In other words, a small business (whether it’s a corporation or an LLC), is best served by filing in its ‘home state’ where:
- It is physically located
- Property owned is located
- Employees reside
- Where shareholders have a physical (legal) address
I realize that for many of you operating out of a yacht or mobile home, the last criteria will be the most applicable — where your business holds a legal address.
As a small business owner, it makes more sense to focus your time on conducting a legitimate business, rather than trying to figure out how to hide your assets or avoid paying taxes. The amount of time, energy, and anxiety associated with the various maneuverings won’t be worth the savings you’ll get. And in many cases, you’ll just end up with added fees and paperwork for operating ‘out of state.’
There’s no reason to add more to your workload by trying to operate out of state. And while it’s common for the small business person to worry that he or she isn’t taking full advantage of all potential tax breaks, in this case, the simplest route of incorporating in your own state turns out to be best.
How should I incorporate? And should I choose an online legal filing service?
Too many entrepreneurs think they need a lawyer for this matter, when viable alternatives exist that can save significant dollars and be just as reliable. By working with a legal document filing service, you can represent yourself to create a legal business entity. In the eyes of the law and IRS, your business structure will be just as valid than if a high-priced attorney sent in the documents for you.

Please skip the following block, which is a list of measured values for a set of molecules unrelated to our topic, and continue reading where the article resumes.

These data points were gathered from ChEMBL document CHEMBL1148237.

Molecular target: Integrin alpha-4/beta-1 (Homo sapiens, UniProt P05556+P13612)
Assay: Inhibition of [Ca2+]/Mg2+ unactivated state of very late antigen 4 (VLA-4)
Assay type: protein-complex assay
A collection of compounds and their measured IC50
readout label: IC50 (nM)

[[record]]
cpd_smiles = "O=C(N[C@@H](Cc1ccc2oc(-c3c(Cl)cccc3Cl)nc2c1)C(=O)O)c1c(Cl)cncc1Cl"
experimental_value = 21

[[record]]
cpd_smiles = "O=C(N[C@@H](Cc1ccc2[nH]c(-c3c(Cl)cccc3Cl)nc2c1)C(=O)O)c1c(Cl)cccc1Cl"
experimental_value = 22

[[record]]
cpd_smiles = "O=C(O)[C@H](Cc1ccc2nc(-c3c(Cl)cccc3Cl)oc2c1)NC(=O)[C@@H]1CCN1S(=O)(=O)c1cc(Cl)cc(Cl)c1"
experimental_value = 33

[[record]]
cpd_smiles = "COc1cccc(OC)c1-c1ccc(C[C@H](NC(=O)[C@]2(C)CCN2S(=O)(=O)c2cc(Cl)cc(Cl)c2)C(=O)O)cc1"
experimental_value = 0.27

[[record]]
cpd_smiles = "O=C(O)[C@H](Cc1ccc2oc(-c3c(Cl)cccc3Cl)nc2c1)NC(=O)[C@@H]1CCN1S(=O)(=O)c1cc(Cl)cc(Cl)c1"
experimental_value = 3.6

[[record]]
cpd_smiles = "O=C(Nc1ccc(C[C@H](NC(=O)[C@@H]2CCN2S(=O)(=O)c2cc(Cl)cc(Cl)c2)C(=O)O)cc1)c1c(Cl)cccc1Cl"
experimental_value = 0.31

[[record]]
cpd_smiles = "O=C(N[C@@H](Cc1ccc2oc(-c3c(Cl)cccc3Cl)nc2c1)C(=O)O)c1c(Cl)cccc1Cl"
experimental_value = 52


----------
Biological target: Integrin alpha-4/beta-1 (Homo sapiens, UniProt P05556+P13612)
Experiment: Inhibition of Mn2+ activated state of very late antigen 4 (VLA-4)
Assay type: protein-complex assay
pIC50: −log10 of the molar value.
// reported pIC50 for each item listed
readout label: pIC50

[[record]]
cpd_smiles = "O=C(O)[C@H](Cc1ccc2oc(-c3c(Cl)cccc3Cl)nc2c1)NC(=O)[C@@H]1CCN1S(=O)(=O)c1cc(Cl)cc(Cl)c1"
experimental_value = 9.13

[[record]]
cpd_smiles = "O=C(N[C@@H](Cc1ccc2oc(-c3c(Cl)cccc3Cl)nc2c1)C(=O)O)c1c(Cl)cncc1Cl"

Of course, there’s a key difference that’s important to understand. A document filing service is exactly that… a document filing service. It’s not a substitute for an attorney, accountant or tax advisor. These service companies are prohibited from giving you specific legal or financial advice for your set of circumstances. If you have particularly complex business needs, you should retain your own expert counsel to help get you started.
However, in straightforward circumstances, most investors can make a sound decision about their legal setup. And believe it or not, when you call some document filing services, it’s possible to actually reach a live, knowledgeable person who’s well versed in the needs of a small business, even the mobile small business, and doesn’t follow a script.
Of course, when it comes to legal matters, I’ll be the first to say that trying to save a few dollars up front can end up costing you big in the long run. Trust your gut; if you feel like you need to bring in expert counsel, then, by all means, do so. Just remember that you are able to file for incorporation without an attorney, and this could be a very reasonable, and cost-effective, way to go.
As you journey through the process, be sure to take each stage seriously. CorpNet.com’s professional staff is here to assist you every step of the way… And once you know what you’re required to file, we can take care of the details for you!
Please feel free to reach out to me with any questions to firstname.lastname@example.org.